Treatment can also help identify triggers that cause personality or identity changes. Common triggers include stress or substance abuse. Managing stress and avoiding drugs and alcohol may help reduce the frequency of different alters controlling your behavior.

Outlook / Prognosis

Will dissociative identity disorder (DID) go away?

There is no cure for DID. Most people will manage the disorder for the rest of their lives. But a combination of treatments can help reduce symptoms. You can learn to have more control over your behavior. Over time, you can function better at work, at home or in your community.

Living With

Are there ways to make living with DID easier?

A strong support system can make living with DID more manageable. Make sure you have healthcare providers, family members and friends who know about and understand your condition. Communicate openly and honestly with the people in your support system, and don’t be afraid to ask for help.

If a friend or family member has DID, how can I help?

Having a loved one with DID can be confusing and overwhelming. You may not know how to respond to their different alters or behaviors. You can help by:

  • Learning about DID and its symptoms.
  • Offering to attend family counseling or support groups with your loved one.
  • Staying calm and supportive when sudden behavior changes occur.

When should I call my doctor about DID?

If you or someone you know has DID and exhibits any of the following symptoms, seek medical attention right away:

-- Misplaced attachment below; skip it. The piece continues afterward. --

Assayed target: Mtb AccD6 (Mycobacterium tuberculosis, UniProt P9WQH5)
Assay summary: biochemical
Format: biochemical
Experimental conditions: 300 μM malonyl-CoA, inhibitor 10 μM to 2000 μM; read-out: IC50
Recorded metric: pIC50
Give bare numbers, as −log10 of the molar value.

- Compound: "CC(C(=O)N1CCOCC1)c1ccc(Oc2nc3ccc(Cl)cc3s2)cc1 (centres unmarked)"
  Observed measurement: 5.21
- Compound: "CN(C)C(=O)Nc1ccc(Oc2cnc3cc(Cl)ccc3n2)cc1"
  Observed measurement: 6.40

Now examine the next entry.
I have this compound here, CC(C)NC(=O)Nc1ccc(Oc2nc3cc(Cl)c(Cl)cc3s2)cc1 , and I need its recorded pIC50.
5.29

You can call the National Suicide Prevention Lifeline at 800.273.8255. This hotline connects you to a network of local crisis centers that provides free and confidential emotional support. The centers support people in suicidal crisis or emotional distress 24 hours a day, 7 days a week. In an emergency, call 911.

A note from Cleveland Clinic

Dissociative identity disorder (DID) is a mental health condition. Someone with DID has multiple, distinct personalities. The various identities control a person’s behavior at different times. The condition can cause memory loss, delusions or depression. DID is usually caused by past trauma. Therapy can help people manage their behaviors and reduce the frequency of identity “switches.” It’s important for anyone with DID to have a strong support system. Healthcare providers, family members and friends can help people manage DID.

Last reviewed by a Cleveland Clinic medical professional on 05/25/2021.

References

  • American Association for Marriage and Family Therapy. . Accessed 6/3/2021. Dissociative Identity Disorder (https://www.aamft.org/Consumer_Updates/Dissociative_Identity_Disorder.aspx)
  • Child Mind Institute. . Accessed 6/3/2021. The Most Common Misdiagnoses in Children (https://childmind.org/article/the-most-common-misdiagnoses-in-children/)
  • Gillig PM. . Psychiatry. March 2009;6:24-29. Accessed 6/3/2021. Dissociative Identity Disorder (https://www.ncbi.nlm.nih.gov/pmc/articles/PMC2719457/)
  • National Alliance on Mental Illness. . Accessed 6/3/2021. Dissociative Disorders (https://www.nami.org/About-Mental-Illness/Mental-Health-Conditions/Dissociative-Disorders)
  • National Alliance on Mental Illness. . Accessed 6/3/2021.DID Factsheet (http://namimi.org/mental-illness/dissociative-disorder/didfactsheet)